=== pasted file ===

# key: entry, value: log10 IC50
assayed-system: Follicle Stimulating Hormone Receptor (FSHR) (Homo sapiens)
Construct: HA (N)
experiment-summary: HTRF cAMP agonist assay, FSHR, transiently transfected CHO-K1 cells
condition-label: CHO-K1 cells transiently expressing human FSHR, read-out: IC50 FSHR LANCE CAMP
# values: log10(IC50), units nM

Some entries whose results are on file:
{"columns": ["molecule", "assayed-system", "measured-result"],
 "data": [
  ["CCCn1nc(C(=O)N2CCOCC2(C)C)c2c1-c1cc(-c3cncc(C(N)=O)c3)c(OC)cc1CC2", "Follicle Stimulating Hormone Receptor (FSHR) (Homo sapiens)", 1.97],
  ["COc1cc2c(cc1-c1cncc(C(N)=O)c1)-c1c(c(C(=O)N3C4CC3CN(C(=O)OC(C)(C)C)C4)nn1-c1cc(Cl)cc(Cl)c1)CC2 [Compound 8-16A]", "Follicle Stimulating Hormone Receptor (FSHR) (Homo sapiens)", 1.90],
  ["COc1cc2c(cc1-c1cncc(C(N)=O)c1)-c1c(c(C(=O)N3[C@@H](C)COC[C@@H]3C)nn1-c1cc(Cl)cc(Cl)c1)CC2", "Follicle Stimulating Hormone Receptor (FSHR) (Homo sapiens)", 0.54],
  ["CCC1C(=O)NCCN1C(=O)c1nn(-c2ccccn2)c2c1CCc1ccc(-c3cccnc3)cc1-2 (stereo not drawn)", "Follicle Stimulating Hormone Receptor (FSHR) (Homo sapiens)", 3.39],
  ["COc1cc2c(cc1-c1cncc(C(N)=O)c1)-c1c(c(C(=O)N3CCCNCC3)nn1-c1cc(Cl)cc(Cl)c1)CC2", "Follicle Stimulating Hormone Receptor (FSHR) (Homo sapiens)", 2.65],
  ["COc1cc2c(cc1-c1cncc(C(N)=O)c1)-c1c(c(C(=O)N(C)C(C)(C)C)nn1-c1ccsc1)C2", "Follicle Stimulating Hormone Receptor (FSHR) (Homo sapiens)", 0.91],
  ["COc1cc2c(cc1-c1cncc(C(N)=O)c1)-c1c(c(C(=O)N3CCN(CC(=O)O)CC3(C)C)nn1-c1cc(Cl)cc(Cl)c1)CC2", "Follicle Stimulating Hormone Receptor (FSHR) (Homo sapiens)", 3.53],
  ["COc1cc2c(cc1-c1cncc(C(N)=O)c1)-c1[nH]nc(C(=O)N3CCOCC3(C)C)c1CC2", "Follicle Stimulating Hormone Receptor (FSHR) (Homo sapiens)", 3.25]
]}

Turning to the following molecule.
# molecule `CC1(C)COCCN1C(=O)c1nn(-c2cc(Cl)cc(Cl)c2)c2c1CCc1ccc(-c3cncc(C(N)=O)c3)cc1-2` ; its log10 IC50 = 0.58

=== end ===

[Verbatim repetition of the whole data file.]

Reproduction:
# key: entry, value: log10 IC50
assayed-system: Follicle Stimulating Hormone Receptor (FSHR) (Homo sapiens)
Construct: HA (N)
experiment-summary: HTRF cAMP agonist assay, FSHR, transiently transfected CHO-K1 cells
condition-label: CHO-K1 cells transiently expressing human FSHR, read-out: IC50 FSHR LANCE CAMP
# values: log10(IC50), units nM

Some entries whose results are on file:
{"columns": ["molecule", "assayed-system", "measured-result"],
 "data": [
  ["CCCn1nc(C(=O)N2CCOCC2(C)C)c2c1-c1cc(-c3cncc(C(N)=O)c3)c(OC)cc1CC2", "Follicle Stimulating Hormone Receptor (FSHR) (Homo sapiens)", 1.97],
  ["COc1cc2c(cc1-c1cncc(C(N)=O)c1)-c1c(c(C(=O)N3C4CC3CN(C(=O)OC(C)(C)C)C4)nn1-c1cc(Cl)cc(Cl)c1)CC2 [Compound 8-16A]", "Follicle Stimulating Hormone Receptor (FSHR) (Homo sapiens)", 1.90],
  ["COc1cc2c(cc1-c1cncc(C(N)=O)c1)-c1c(c(C(=O)N3[C@@H](C)COC[C@@H]3C)nn1-c1cc(Cl)cc(Cl)c1)CC2", "Follicle Stimulating Hormone Receptor (FSHR) (Homo sapiens)", 0.54],
  ["CCC1C(=O)NCCN1C(=O)c1nn(-c2ccccn2)c2c1CCc1ccc(-c3cccnc3)cc1-2 (stereo not drawn)", "Follicle Stimulating Hormone Receptor (FSHR) (Homo sapiens)", 3.39],
  ["COc1cc2c(cc1-c1cncc(C(N)=O)c1)-c1c(c(C(=O)N3CCCNCC3)nn1-c1cc(Cl)cc(Cl)c1)CC2", "Follicle Stimulating Hormone Receptor (FSHR) (Homo sapiens)", 2.65],
  ["COc1cc2c(cc1-c1cncc(C(N)=O)c1)-c1c(c(C(=O)N(C)C(C)(C)C)nn1-c1ccsc1)C2", "Follicle Stimulating Hormone Receptor (FSHR) (Homo sapiens)", 0.91],
  ["COc1cc2c(cc1-c1cncc(C(N)=O)c1)-c1c(c(C(=O)N3CCN(CC(=O)O)CC3(C)C)nn1-c1cc(Cl)cc(Cl)c1)CC2", "Follicle Stimulating Hormone Receptor (FSHR) (Homo sapiens)", 3.53],
  ["COc1cc2c(cc1-c1cncc(C(N)=O)c1)-c1[nH]nc(C(=O)N3CCOCC3(C)C)c1CC2", "Follicle Stimulating Hormone Receptor (FSHR) (Homo sapiens)", 3.25]
]}

Turning to the following molecule.
# molecule `CC1(C)COCCN1C(=O)c1nn(-c2cc(Cl)cc(Cl)c2)c2c1CCc1ccc(-c3cncc(C(N)=O)c3)cc1-2` ; its log10 IC50 = 0.58